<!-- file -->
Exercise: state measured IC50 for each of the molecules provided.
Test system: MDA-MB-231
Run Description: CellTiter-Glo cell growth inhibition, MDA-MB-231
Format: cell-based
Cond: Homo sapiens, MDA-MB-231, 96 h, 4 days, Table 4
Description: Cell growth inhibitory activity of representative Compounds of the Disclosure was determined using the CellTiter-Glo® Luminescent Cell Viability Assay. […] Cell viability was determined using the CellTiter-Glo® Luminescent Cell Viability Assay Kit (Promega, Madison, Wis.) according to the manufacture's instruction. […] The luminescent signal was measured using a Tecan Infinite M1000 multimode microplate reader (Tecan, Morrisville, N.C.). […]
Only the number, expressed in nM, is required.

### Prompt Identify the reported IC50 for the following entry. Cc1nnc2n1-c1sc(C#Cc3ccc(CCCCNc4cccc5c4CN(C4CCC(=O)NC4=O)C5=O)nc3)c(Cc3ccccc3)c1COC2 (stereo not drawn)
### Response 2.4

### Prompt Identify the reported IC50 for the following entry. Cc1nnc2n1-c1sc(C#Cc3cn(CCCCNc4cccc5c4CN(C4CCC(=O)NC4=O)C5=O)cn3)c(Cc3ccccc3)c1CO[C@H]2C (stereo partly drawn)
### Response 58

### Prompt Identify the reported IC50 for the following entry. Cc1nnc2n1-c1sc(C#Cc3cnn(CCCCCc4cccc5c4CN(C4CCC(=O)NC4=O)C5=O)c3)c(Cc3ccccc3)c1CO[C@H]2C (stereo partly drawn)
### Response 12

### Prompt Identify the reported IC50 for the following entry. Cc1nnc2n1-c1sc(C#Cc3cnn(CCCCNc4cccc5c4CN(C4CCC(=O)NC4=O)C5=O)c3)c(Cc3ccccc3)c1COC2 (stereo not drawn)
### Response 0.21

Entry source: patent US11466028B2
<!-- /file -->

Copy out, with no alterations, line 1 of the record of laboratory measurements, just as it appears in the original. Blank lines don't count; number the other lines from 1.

Exercise: state measured IC50 for each of the molecules provided.